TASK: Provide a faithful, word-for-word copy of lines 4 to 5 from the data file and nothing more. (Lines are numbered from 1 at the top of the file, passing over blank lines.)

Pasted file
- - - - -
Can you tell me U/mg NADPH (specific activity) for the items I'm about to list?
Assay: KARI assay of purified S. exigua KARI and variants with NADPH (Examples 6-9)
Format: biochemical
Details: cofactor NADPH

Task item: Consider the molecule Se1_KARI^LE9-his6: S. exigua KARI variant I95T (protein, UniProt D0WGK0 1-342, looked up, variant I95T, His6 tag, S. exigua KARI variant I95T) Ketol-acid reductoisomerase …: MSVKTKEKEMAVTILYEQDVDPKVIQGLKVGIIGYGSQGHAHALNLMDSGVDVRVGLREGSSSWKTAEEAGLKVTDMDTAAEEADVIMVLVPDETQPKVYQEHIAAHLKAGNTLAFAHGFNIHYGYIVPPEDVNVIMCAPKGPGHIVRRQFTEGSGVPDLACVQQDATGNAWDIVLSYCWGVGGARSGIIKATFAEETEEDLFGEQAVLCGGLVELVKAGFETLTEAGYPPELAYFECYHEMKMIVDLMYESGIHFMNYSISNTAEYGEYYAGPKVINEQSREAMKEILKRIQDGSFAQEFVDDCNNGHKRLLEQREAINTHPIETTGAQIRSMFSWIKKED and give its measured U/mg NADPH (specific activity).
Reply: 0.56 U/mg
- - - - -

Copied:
Details: cofactor NADPH

Task item: Consider the molecule Se1_KARI^LE9-his6: S. exigua KARI variant I95T (protein, UniProt D0WGK0 1-342, looked up, variant I95T, His6 tag, S. exigua KARI variant I95T) Ketol-acid reductoisomerase …: MSVKTKEKEMAVTILYEQDVDPKVIQGLKVGIIGYGSQGHAHALNLMDSGVDVRVGLREGSSSWKTAEEAGLKVTDMDTAAEEADVIMVLVPDETQPKVYQEHIAAHLKAGNTLAFAHGFNIHYGYIVPPEDVNVIMCAPKGPGHIVRRQFTEGSGVPDLACVQQDATGNAWDIVLSYCWGVGGARSGIIKATFAEETEEDLFGEQAVLCGGLVELVKAGFETLTEAGYPPELAYFECYHEMKMIVDLMYESGIHFMNYSISNTAEYGEYYAGPKVINEQSREAMKEILKRIQDGSFAQEFVDDCNNGHKRLLEQREAINTHPIETTGAQIRSMFSWIKKED and give its measured U/mg NADPH (specific activity).